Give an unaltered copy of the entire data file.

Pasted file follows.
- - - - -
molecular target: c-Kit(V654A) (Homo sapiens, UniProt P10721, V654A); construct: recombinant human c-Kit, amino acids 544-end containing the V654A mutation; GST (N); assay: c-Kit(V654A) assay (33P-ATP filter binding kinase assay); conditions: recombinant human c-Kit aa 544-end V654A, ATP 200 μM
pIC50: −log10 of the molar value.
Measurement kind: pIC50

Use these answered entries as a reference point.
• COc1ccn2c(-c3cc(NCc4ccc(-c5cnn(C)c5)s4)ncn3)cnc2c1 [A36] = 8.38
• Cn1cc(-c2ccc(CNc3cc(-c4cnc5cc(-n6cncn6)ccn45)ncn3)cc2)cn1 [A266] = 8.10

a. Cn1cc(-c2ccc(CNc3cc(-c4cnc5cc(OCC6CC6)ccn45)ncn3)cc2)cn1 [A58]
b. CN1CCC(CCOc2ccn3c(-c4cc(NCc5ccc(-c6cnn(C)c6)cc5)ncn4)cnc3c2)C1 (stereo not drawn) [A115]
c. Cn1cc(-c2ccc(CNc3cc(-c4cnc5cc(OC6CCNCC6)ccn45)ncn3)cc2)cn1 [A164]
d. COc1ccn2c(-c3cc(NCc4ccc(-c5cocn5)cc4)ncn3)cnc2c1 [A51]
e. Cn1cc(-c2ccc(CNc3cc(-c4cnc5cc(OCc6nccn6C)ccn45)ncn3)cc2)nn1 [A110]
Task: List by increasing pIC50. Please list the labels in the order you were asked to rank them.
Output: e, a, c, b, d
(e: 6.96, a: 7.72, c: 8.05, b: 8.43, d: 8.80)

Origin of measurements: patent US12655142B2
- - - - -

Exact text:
molecular target: c-Kit(V654A) (Homo sapiens, UniProt P10721, V654A); construct: recombinant human c-Kit, amino acids 544-end containing the V654A mutation; GST (N); assay: c-Kit(V654A) assay (33P-ATP filter binding kinase assay); conditions: recombinant human c-Kit aa 544-end V654A, ATP 200 μM
pIC50: −log10 of the molar value.
Measurement kind: pIC50

Use these answered entries as a reference point.
• COc1ccn2c(-c3cc(NCc4ccc(-c5cnn(C)c5)s4)ncn3)cnc2c1 [A36] = 8.38
• Cn1cc(-c2ccc(CNc3cc(-c4cnc5cc(-n6cncn6)ccn45)ncn3)cc2)cn1 [A266] = 8.10

a. Cn1cc(-c2ccc(CNc3cc(-c4cnc5cc(OCC6CC6)ccn45)ncn3)cc2)cn1 [A58]
b. CN1CCC(CCOc2ccn3c(-c4cc(NCc5ccc(-c6cnn(C)c6)cc5)ncn4)cnc3c2)C1 (stereo not drawn) [A115]
c. Cn1cc(-c2ccc(CNc3cc(-c4cnc5cc(OC6CCNCC6)ccn45)ncn3)cc2)cn1 [A164]
d. COc1ccn2c(-c3cc(NCc4ccc(-c5cocn5)cc4)ncn3)cnc2c1 [A51]
e. Cn1cc(-c2ccc(CNc3cc(-c4cnc5cc(OCc6nccn6C)ccn45)ncn3)cc2)nn1 [A110]
Task: List by increasing pIC50. Please list the labels in the order you were asked to rank them.
Output: e, a, c, b, d
(e: 6.96, a: 7.72, c: 8.05, b: 8.43, d: 8.80)

Origin of measurements: patent US12655142B2